When Londoner Adrian Faiers got married last year, among the assembled friends and family were Sira Lee and Alizée McLorg, two young women whose scholarships he had coordinated while they pursued master’s degrees at the London School of Hygiene & Tropical Medicine.
He marvels at the women’s far-flung connection. Although one is from Korea and the other from California, they go to weddings, conferences, and Rotary meetings together.
“They have become best friends,” Faiers says. Of the 1,300 or so Rotary Foundation global grants approved each year, about 200 are for scholarships. Global grant scholarships fund graduate-level studies in one of Rotary’s areas of focus.
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Rotary districts can also provide scholarships through district grants. Lee and McLorg, whose scholarships are funded by global and district grants, respectively, are taking advantage of one big benefit available to Rotary Scholars: the opportunity to build their networks — with each other, experts in their fields, and the broader Rotary world.
Particularly in places where a large number of global and district grant scholars study — such as London, which is home to the London School of Economics as well as King’s and University colleges — the scholars have their own niche within the Rotary sphere.
“They become a very, very good community together,” says Faiers, a member of the Rotary Club of Dulwich, Peckham and Crystal Palace, who as chair of District 1130’s scholarship sub-committee coordinates the incoming scholars in London.
Meet two Rotary Scholars, and find out how the connections they’ve made through Rotary are helping them change the world.
University of Edinburgh, Scotland
Rotary and the vicissitudes of fate brought Kayla Stovall to her job as a prevention specialist for Uplift Education, a network of 45 schools centred in Dallas.
Stovall promotes programs focused on substance abuse, teen dating violence, healthy relationships, sexual health, and suicide prevention to individual schools.
She also connects students facing homelessness with housing programmes. Her expertise in social-emotional learning among grade school students came out of her research for her master’s degree in public health.
As a global grant scholar at the University of Edinburgh, she had selected three possible topics from a prepared list of 60 or so, and chose to focus on how Scottish students’ relationships with their teachers affect their social-emotional health.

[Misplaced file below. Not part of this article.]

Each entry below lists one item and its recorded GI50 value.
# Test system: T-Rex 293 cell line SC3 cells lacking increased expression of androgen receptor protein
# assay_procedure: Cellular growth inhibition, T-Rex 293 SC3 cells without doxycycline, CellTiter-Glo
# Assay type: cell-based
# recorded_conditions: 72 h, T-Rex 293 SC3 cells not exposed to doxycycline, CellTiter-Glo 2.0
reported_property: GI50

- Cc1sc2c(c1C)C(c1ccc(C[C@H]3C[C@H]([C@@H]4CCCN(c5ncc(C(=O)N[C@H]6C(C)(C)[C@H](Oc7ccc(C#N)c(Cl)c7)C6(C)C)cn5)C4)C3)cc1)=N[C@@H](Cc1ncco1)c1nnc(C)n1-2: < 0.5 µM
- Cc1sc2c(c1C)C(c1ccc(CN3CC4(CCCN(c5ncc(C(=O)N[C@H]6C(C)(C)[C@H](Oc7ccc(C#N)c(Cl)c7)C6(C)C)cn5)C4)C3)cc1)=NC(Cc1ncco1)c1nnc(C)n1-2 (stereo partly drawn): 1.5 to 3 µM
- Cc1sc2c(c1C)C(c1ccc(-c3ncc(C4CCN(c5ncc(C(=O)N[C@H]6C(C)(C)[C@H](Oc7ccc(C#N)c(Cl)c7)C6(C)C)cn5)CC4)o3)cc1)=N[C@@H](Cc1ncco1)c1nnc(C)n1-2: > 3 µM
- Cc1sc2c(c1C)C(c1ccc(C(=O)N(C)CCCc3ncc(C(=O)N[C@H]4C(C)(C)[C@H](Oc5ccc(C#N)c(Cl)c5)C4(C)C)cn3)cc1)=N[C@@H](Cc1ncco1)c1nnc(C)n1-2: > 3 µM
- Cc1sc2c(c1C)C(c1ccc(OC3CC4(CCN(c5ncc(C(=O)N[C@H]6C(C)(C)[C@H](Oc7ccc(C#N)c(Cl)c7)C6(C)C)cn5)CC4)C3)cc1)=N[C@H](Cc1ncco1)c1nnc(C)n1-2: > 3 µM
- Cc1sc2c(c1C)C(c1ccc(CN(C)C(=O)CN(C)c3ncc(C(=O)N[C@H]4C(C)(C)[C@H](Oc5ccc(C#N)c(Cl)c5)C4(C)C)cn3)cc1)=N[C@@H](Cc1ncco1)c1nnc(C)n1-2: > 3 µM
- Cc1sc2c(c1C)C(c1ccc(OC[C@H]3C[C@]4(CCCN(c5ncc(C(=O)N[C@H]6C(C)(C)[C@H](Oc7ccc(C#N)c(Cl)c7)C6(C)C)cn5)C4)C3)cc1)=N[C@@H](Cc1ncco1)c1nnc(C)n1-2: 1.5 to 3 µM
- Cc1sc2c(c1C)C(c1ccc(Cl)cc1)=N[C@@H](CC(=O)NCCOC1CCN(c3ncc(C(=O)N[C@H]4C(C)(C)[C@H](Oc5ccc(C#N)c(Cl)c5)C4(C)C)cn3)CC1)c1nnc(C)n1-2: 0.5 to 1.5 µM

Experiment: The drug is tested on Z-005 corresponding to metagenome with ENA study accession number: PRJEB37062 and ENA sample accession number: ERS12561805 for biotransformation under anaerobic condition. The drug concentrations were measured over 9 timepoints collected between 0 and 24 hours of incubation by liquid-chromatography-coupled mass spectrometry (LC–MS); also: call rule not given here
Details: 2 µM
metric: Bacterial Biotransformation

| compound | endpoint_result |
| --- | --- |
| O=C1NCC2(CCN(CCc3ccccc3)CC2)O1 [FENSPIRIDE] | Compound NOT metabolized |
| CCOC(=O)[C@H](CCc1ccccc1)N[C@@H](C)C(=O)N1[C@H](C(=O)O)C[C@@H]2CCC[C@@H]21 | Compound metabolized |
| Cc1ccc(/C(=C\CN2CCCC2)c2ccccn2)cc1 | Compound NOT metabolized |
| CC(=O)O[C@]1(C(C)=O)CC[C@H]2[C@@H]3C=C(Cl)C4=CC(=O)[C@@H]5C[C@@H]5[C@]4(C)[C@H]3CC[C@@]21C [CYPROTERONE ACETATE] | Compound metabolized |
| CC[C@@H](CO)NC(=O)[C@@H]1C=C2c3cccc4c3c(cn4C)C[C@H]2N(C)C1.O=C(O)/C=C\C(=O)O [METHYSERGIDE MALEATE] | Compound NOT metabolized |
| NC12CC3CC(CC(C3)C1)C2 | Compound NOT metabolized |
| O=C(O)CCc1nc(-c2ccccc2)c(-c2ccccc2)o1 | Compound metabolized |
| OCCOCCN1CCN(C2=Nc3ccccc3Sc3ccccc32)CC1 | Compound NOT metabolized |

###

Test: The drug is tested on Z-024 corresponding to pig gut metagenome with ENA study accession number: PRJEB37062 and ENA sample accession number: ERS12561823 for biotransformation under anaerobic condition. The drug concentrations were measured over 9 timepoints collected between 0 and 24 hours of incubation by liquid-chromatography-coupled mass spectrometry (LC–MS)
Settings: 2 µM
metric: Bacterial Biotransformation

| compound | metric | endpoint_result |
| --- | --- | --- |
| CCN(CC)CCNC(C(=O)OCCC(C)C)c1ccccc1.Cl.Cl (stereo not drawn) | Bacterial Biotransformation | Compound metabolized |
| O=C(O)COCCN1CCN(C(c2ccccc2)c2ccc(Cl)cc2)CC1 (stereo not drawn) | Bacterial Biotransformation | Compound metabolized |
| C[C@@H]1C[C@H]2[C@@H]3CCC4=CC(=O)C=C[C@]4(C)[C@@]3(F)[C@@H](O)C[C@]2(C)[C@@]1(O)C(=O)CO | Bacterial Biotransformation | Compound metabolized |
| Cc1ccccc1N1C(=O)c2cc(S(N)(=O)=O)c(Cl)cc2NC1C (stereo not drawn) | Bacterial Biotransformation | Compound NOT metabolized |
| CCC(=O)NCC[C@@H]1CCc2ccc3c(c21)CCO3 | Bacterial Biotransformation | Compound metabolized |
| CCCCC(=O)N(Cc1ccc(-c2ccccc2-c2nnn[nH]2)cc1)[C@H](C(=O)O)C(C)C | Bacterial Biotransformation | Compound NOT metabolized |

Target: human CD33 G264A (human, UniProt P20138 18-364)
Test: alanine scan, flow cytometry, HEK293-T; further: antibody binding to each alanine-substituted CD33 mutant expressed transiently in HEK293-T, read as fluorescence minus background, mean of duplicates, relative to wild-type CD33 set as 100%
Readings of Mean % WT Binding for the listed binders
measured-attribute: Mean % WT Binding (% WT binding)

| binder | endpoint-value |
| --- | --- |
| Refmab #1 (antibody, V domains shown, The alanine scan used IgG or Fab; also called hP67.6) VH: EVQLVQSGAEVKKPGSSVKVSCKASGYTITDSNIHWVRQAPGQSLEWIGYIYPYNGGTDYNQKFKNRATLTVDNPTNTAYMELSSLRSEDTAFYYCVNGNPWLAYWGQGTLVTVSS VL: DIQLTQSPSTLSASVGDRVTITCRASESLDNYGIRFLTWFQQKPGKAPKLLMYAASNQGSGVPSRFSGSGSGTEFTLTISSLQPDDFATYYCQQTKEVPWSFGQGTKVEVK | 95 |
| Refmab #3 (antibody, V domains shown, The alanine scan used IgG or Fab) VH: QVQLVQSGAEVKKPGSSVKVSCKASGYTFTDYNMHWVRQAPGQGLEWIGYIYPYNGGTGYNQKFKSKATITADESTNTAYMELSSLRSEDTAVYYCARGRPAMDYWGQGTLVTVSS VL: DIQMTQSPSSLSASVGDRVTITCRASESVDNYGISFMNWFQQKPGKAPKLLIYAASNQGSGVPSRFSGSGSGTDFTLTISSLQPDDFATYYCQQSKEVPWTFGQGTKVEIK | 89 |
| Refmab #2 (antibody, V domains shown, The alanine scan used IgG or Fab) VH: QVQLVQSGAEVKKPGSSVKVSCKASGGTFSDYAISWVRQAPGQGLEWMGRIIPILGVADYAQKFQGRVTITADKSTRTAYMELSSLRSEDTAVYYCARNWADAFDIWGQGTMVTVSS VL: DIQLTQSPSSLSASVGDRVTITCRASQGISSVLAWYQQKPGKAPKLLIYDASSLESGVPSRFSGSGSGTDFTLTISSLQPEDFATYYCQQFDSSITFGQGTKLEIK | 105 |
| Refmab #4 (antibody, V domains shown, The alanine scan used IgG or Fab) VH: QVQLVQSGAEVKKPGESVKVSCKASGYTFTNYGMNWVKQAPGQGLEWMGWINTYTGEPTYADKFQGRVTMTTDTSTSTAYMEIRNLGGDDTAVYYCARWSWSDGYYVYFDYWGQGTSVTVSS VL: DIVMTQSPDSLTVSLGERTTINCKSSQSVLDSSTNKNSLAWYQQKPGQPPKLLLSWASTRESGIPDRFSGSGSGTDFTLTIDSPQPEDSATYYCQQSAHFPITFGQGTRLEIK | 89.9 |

“This career field chose me because of that moment,” she says. It may have determined her professional path, but the catalyst was Rotary.
Stovall, 26, first encountered Rotary while attending a Rotary Youth Leadership Awards camp between her junior and senior years of high school.
“I had never heard of Rotary before,” she says. “All I knew was that I would get away from home for a few days.”
Among the camp’s staff members was a global grant scholar — and a few years later, while working on a Rotaract project during her senior year of college, a mentor reminded her about that possibility of a scholarship.
Stovall hadn’t even considered graduate study previously. “I didn’t think it was an option for me, just because I was the first in my family to go to college,” she says.
Now she is a member of the Rotary Club of Plano West, Texas, and is working to promote the idea of global grant scholarships to local universities.
“I’m very grateful to be in this position — [going] from being a person who didn’t even think this was a spot that I could have, and now being on the other end of it,” she says.
Being a member of Rotary, studying in Scotland, working at Uplift: All of it, she says, comes down to forming networks that can help make the world a better place. “One of the most powerful things we have is connection,” she says. “That’s when bonds are made and peace is created.”
University of Essex
Mitchell Paquette spends a lot of time online. He works as an open-source researcher for the Citizen Evidence Lab, part of the Crisis Response Programme at Amnesty International.
When a crisis emerges, such as mass protests, armed conflict, or an environ-mental disaster, he and his team scour social media and other publicly available data, and then work to verify it using satellite imagery, heat mapping, and other techniques.
They are like embedded war reporters for potential human rights violations.
Paquette, 28, came to Amnesty after a stint with the New Media Advocacy Project, a New York state-based non-profit, doing video editing and production for human rights organizations. He was getting restless and hoping for more proximity to the fight for human rights.
“Basically, I wanted to work for the organizations I was making videos for,” he says. He attended the University of Essex on a global grant scholarship in 2018 and 2019, attaining a Master of Laws degree (LLM) in international human rights law.
In addition to his coursework, he volunteered for Amnesty’s Digital Verification Corps, a network of six universities globally that trains people to sift through the enormous amount of digital content on potential human rights abuses.
After graduation, he segued to his job with Amnesty, where he now supervises DVC volunteers. “This space is really exciting,” he says.
In the future, Paquette hopes to expand the horizons of his position, incorporating more in-person, on-the-ground testimony or working more toward legal accountability for human rights violators.
At present, he appreciates his proactive position in a human rights organisation active around the globe.
“I don’t have to watch the news and see ‘war in X country’ and feel bad about that,” he says. “I can actually engage very immediately in doing that work.”